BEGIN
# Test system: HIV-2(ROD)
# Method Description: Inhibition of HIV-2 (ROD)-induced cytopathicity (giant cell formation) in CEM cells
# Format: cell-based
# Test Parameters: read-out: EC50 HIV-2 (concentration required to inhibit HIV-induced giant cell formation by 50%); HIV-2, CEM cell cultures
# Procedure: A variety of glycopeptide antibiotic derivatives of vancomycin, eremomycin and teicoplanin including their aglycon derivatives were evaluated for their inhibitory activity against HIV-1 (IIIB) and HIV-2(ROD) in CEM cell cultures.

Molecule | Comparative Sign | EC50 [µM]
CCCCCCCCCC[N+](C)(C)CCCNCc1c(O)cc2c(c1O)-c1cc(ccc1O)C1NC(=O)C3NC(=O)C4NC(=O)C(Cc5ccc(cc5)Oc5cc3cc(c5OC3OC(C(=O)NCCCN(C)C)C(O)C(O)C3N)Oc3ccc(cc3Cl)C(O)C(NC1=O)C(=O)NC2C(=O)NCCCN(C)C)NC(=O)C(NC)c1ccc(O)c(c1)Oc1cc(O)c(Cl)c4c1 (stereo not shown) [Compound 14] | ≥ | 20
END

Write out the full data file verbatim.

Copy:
# Test system: HIV-2(ROD)
# Method Description: Inhibition of HIV-2 (ROD)-induced cytopathicity (giant cell formation) in CEM cells
# Format: cell-based
# Test Parameters: read-out: EC50 HIV-2 (concentration required to inhibit HIV-induced giant cell formation by 50%); HIV-2, CEM cell cultures
# Procedure: A variety of glycopeptide antibiotic derivatives of vancomycin, eremomycin and teicoplanin including their aglycon derivatives were evaluated for their inhibitory activity against HIV-1 (IIIB) and HIV-2(ROD) in CEM cell cultures.

Molecule | Comparative Sign | EC50 [µM]
CCCCCCCCCC[N+](C)(C)CCCNCc1c(O)cc2c(c1O)-c1cc(ccc1O)C1NC(=O)C3NC(=O)C4NC(=O)C(Cc5ccc(cc5)Oc5cc3cc(c5OC3OC(C(=O)NCCCN(C)C)C(O)C(O)C3N)Oc3ccc(cc3Cl)C(O)C(NC1=O)C(=O)NC2C(=O)NCCCN(C)C)NC(=O)C(NC)c1ccc(O)c(c1)Oc1cc(O)c(Cl)c4c1 (stereo not shown) [Compound 14] | ≥ | 20